- Linear Technology is likely to be the next Dividend Aristocrat.
- Dividend Aristocrats are ultra-stable businesses with long histories of rising dividends.
- However, Linear Technology stock is overpriced for its mediocre growth
What is Dividend Aristocrat Index and why does it matter? The Dividend Aristocrats Index is comprised of just 50 businesses that have:
1. Increased their dividend payments for 25+ consecutive years.
2. Are members of the S&P 500.
3. Meet certain size and liquidity requirements.
Dividend Aristocrats are ultra-stable businesses with long histories of rising dividends.
Here’s why it matters: The Dividend Aristocrats Index has outperformed the S&P 500 by over 3 percentage points a year over the last decade. That’s a sizeable difference. There are very few technology companies that are also Dividend Aristocrats. That’s because the technology industry changes so rapidly.
Linear Technology (NASDAQ:LLTC) will likely become a Dividend Aristocrat in 2017 (Click here to see the other 3 companies that will soon join the index). The company will join the Dividend Aristocrats index soon because it has increased its dividend payments for 24 years in a row.
Linear Technology increases its dividend payments in February each year. The company will be eligible to become a Dividend Aristocrat in February of 2017 - less than 1 year from now. Linear Technology is a relatively young company in comparison to other Dividend Aristocrats. The company was founded in 1981.
Linear Technology designs, manufactures, and markets integrated circuits. The company’s products are purchased by customers in the telecommunications, industrial, personal computing, and automobile industries.
Linear Technology has a very safe balance sheet:
- Linear Technology has no debt at all
- Linear Technology has cash of $1.3 billion
Its cash hoard could be used for growth creating acquisitions in the future. And the shareholders should hope so as growth over the last decade has been mediocre. The company has a compounded earnings-per-share growth of 5% a year over the last decade. Earnings-per-share of $2.12 in fiscal 2015 is still well below the high of $2.50 reached in 2011.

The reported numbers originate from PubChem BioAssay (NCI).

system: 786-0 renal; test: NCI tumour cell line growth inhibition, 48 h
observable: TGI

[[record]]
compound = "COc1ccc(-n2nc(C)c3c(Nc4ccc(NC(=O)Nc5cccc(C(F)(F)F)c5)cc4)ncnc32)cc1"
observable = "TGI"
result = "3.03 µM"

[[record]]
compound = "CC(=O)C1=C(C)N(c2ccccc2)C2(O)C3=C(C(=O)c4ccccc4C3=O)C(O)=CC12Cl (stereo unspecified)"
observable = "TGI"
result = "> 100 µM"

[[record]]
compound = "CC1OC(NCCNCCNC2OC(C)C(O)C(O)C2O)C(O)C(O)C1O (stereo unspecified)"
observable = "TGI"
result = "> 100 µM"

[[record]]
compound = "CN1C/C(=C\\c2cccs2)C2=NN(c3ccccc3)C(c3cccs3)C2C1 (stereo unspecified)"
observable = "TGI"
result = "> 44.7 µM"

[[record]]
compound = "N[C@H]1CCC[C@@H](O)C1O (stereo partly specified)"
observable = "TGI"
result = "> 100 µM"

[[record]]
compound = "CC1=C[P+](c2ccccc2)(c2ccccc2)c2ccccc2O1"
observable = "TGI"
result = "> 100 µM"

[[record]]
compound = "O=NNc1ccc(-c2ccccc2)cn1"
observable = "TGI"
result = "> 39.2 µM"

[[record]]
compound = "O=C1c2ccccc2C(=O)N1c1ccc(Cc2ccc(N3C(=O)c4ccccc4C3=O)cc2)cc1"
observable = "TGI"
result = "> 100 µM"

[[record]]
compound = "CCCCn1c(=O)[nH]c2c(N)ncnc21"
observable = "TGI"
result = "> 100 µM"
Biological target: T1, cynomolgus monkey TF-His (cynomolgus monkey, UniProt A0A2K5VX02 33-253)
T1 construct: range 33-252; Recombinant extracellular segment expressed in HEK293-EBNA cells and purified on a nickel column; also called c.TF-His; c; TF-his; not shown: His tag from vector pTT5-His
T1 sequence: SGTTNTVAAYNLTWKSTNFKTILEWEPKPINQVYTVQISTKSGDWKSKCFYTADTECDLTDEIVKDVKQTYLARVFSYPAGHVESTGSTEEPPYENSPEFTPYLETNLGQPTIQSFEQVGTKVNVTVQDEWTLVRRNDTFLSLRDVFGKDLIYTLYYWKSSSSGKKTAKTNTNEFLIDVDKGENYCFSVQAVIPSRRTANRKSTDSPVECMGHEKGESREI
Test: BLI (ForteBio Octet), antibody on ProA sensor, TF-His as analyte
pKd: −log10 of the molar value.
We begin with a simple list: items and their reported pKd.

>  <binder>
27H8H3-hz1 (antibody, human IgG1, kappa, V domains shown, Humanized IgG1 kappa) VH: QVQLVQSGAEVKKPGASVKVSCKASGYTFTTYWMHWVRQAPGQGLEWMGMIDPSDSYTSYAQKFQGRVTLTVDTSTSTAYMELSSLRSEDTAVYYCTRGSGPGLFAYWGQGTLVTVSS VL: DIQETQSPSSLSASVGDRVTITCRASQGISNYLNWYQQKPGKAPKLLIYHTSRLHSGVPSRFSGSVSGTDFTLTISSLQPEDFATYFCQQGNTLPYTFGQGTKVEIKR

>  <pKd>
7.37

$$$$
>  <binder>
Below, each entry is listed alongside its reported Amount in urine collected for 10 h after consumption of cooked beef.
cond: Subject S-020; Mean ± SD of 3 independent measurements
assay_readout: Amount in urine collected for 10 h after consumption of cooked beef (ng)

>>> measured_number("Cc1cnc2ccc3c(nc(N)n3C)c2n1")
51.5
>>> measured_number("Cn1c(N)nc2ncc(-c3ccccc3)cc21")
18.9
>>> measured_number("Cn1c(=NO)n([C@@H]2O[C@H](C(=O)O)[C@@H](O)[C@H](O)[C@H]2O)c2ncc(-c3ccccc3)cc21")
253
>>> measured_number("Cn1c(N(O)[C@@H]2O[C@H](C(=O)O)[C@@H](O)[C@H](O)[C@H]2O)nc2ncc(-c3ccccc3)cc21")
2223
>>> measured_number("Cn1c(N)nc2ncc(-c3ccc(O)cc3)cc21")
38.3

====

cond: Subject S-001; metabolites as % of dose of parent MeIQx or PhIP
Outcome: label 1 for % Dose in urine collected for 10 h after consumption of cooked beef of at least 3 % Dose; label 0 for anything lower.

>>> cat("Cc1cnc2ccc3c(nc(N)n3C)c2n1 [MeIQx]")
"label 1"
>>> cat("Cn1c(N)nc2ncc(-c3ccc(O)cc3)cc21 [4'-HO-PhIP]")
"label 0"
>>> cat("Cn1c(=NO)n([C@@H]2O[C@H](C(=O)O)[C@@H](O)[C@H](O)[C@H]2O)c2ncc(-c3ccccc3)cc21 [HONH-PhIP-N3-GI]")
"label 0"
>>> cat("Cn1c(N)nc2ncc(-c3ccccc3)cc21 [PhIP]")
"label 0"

More than half of the company’s eps growth in the last decade has come from share repurchases and not from revenue growth or profit margin expansions. Share repurchases have accounted for 2.6 percentage points of the 5% average earnings-per-share growth Linear Technology experienced over the last decade. Without share repurchases, the company would be growing just slightly faster than inflation. When a company is barely keeping pace with inflation it shows that the business is not gaining any ground on its competitors.
The company is struggling to compete in the semiconductor industry. The industry is filled with larger corporations than Linear Technology, who have managed to gain larger market share than the company. It will be tough for Linear Technology to experience rapid growth in the increasingly competitive semiconductor industry.
The global growth slowdown and low oil prices have impacted the company’s customers. This in turn, has further impacted earnings at Linear Technology.
Excellent balance sheet does give the company room to make an acquisition that could propel growth. Whether this occurs or not is yet to be seen. While earnings-per-share is not growing rapidly, Linear Technology does have an above average 3% dividend yield. If the company can continue to compound its earnings-per-share at 5% a year going forward by leveraging its balance sheet then investors can expect a total return of 8% a year from dividends and growth.
The S&P 500 has averaged total returns of around 9% a year over the long run. Linear Technology expected total returns are around average. For a company to be a good investment and have average expected total returns, it needs to be trading at a fairly low valuation multiple.
Unfortunately, that isn’t the case with Linear Technology. The company's stock is currently trading at a price-to-earnings ratio of 21. The company appears somewhat overvalued at current price given its mediocre growth prospects.
Linear Technology does not rank particularly high using The 8 Rules of Dividend Investing due to its mediocre growth and total return prospects and fairly high valuation. Other Dividend Aristocrats make a more favorable purchase at current prices.